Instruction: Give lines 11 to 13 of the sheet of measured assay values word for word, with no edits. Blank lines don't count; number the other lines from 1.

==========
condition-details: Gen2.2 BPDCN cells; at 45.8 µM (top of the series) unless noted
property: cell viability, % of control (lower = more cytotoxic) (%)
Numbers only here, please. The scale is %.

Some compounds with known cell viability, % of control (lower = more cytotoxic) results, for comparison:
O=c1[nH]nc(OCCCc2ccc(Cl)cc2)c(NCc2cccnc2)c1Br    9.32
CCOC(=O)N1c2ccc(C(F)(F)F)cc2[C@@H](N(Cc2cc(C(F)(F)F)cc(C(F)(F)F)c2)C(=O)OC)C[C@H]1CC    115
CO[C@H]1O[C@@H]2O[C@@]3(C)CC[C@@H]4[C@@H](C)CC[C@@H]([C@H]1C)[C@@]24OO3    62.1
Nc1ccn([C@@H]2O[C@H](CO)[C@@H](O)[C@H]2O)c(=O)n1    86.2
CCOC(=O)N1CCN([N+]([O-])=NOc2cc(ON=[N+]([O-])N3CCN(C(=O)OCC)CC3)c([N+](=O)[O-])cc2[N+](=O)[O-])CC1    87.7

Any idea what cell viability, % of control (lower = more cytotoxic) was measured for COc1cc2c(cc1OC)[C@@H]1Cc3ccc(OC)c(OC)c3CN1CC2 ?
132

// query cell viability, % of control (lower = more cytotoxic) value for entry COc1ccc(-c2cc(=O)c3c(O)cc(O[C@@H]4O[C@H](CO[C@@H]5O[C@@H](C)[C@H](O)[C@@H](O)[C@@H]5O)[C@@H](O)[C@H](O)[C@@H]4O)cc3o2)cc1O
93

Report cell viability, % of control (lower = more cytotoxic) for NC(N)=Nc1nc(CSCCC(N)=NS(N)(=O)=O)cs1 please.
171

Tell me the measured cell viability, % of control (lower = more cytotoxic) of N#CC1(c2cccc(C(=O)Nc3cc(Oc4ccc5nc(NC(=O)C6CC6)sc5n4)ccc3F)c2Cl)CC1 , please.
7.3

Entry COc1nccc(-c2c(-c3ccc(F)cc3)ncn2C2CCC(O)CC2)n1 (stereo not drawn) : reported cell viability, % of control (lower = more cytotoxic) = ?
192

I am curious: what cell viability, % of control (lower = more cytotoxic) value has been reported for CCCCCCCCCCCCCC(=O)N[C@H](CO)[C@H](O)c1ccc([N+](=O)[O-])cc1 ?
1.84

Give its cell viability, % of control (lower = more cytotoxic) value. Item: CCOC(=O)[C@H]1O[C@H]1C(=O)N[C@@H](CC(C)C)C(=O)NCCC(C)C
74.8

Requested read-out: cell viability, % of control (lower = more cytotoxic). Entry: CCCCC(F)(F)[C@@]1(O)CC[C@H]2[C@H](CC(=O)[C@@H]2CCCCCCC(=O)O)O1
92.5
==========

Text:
132

// query cell viability, % of control (lower = more cytotoxic) value for entry COc1ccc(-c2cc(=O)c3c(O)cc(O[C@@H]4O[C@H](CO[C@@H]5O[C@@H](C)[C@H](O)[C@@H](O)[C@@H]5O)[C@@H](O)[C@H](O)[C@@H]4O)cc3o2)cc1O
93